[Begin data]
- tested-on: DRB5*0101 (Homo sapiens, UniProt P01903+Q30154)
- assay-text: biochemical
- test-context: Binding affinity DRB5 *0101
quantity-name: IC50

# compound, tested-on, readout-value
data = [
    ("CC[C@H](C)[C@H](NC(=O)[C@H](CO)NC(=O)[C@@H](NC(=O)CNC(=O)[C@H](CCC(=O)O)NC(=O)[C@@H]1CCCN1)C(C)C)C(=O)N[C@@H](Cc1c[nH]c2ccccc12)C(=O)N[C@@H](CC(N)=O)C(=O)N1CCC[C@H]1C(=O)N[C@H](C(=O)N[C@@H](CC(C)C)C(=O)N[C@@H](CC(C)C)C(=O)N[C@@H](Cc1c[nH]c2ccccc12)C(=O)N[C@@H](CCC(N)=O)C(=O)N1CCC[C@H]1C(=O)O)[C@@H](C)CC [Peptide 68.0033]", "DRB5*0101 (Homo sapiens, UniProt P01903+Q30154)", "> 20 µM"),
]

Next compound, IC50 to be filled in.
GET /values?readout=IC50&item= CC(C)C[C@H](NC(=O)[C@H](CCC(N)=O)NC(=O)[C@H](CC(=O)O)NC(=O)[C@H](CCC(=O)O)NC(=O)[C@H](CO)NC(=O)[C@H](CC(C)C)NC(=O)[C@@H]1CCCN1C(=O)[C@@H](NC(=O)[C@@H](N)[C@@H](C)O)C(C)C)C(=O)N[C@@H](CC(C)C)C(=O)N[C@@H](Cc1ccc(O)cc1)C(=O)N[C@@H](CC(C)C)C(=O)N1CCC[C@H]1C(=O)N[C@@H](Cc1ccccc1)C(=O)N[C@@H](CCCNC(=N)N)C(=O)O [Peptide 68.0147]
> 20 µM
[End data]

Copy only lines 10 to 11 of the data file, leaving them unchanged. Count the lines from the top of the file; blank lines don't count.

GET /values?readout=IC50&item= CC(C)C[C@H](NC(=O)[C@H](CCC(N)=O)NC(=O)[C@H](CC(=O)O)NC(=O)[C@H](CCC(=O)O)NC(=O)[C@H](CO)NC(=O)[C@H](CC(C)C)NC(=O)[C@@H]1CCCN1C(=O)[C@@H](NC(=O)[C@@H](N)[C@@H](C)O)C(C)C)C(=O)N[C@@H](CC(C)C)C(=O)N[C@@H](Cc1ccc(O)cc1)C(=O)N[C@@H](CC(C)C)C(=O)N1CCC[C@H]1C(=O)N[C@@H](Cc1ccccc1)C(=O)N[C@@H](CCCNC(=N)N)C(=O)O [Peptide 68.0147]
> 20 µM